Radu Bacioiu, CSE 584, fall 1998. Assigned Readings – Requirements and Specifications

1. Roundtable Contributions

This collection of short articles presents the opinions of different formal methods experts about the present state of the integration of formal methods in the computer industry (both software and hardware).

I don’t know whether or not these articles were written as a result of a real or virtual round table – probably not – but it was encouraging to see that most authors more or less came to the same conclusions. Among them,

  1. Formal methods should be prepared a little further (made more "lightweight") to achieve maximum benefit for the industry
  2. Software professionals should be trained in how to use formal analysis and to think in the spirit of formal methods.
  3. Formal methods should be used wisely, when economically viable (something the industry seems to be pretty good at)
  4. Holy wars should end, zealots do more harm than good. Let’s all sit down and talk about it.

2. Deriving Specifications from Requirements: an Example – Michael Jackson and Pamela Zave

This paper emphasizes the distinction between Requirements (what we want a program to do) and Specifications (how exactly the program should behave). This distinction is not obvious in the other papers for this class (e.g. the title of another paper is "Requirements Specification for Process-Control Systems"), so I take it Jackson’s definitions should be restricted to his work. The author picks a simple (too simple?) example and walks the reader through the procedure of refining requirements into specifications. Various terms are very carefully defined – the machine, the environment, shared phenomena, control. As I was reading the paper I was wondering how such a strict formalism would scale to a more complex problem. In the form presented in this paper, it probably wouldn’t.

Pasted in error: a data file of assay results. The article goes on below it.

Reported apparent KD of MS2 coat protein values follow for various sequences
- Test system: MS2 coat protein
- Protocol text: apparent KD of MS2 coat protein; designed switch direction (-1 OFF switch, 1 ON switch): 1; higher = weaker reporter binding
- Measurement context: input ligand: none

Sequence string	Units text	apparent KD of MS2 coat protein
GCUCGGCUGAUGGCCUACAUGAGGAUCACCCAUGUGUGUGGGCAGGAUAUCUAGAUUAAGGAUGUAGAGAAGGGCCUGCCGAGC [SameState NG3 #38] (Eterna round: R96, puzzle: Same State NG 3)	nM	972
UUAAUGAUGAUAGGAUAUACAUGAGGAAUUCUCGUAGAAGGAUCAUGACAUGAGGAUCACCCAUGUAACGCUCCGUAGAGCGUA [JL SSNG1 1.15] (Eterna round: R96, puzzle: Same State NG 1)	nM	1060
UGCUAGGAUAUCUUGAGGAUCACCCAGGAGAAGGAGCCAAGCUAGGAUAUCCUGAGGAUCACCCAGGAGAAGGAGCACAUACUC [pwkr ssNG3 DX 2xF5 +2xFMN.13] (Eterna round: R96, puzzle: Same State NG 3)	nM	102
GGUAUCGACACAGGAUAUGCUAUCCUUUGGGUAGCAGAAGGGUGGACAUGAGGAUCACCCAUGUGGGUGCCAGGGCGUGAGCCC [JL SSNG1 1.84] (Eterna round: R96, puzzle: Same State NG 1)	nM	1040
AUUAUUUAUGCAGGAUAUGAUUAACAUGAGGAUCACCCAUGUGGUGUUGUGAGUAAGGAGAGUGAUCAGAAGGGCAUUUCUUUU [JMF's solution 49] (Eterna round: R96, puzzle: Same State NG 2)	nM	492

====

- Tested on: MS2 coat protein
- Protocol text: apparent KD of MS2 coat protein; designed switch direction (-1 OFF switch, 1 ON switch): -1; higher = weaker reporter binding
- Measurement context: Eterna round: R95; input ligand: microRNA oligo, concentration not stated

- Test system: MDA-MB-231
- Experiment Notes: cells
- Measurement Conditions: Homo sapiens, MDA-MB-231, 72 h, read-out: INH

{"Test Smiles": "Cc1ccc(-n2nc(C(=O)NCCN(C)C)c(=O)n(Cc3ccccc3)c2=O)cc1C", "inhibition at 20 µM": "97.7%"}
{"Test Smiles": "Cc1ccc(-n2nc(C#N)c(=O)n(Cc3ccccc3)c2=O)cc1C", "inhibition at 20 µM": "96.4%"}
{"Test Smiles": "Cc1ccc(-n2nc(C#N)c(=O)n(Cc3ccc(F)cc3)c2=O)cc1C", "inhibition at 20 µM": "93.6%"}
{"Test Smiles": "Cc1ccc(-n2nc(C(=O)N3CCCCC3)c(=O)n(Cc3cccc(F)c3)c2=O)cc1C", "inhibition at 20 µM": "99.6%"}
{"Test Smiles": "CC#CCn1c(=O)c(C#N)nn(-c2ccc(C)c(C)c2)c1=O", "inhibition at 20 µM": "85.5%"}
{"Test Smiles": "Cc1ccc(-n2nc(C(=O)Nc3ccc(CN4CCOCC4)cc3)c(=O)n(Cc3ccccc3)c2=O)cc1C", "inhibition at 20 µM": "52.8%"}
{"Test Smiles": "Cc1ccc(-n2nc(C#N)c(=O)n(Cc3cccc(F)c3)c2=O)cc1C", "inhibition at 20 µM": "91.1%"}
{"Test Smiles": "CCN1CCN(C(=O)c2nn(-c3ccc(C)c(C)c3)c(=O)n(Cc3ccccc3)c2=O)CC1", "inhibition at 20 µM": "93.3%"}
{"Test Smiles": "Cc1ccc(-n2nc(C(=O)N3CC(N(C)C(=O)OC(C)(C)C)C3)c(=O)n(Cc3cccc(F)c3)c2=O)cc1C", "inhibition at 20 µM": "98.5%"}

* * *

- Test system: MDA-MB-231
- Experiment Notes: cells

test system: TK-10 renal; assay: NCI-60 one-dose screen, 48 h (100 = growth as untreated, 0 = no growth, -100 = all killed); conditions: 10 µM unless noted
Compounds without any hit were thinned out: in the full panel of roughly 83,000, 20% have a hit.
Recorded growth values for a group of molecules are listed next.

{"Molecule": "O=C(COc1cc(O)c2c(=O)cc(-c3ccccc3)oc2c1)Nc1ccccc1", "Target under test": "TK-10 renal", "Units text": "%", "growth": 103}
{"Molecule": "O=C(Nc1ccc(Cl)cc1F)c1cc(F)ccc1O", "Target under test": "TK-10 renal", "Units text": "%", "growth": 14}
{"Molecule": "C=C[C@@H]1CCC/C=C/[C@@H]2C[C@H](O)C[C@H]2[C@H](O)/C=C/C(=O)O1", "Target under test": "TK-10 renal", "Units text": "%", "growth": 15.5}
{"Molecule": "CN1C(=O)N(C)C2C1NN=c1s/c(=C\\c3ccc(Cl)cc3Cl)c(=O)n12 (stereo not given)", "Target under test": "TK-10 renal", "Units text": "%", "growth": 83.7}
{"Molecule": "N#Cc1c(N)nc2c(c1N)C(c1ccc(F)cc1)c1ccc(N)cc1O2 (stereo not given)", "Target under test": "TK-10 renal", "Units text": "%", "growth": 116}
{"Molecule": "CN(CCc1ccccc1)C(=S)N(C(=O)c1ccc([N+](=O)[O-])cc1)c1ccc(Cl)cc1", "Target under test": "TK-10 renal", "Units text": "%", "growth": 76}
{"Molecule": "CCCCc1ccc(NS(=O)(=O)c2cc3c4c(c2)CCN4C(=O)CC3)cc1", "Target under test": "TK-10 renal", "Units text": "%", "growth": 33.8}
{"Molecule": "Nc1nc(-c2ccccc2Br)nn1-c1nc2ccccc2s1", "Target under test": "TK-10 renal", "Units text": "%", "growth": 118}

3. Requirements Specification for Process-Control Systems – N.G. Leveson, M.P.E. Heimdahl, H. Hildreth, J.D. Reese

The paper describes the process of applying a formal specification language to a safety critical avionics system. The industrial size of the project gives this study a lot of weight. The formal language used for the project was actually developed and refined in parallel with using it to define the requirements. One can ask whether some of the aspects particular to the TCAS system aren’t embedded in the final version of RSML and whether the resulting RSML is actually suited for any software project.

One of the primary goals of the specification language was to be easily understood by the specialists in the "problem being solved" rather than solely by the computer engineers developing the system. During the process of defining the language, the authors had to make some tradeoffs. For instance, choosing readability over writability was essential in order to facilitate the review of the specification. The language borrowed many concepts from a language called "statecharts" – unfortunately only superficially referenced in the paper. In the second half of the paper the authors dive into language and modeling details. The entire process is geared towards ensuring a readable presentation. There are methods used to simplify charts, subscripts are leveraged to indicate the nature of an identifier (variable, state, function, event) – somewhat similar to the "hungarian notation" developed by Charles Symoni.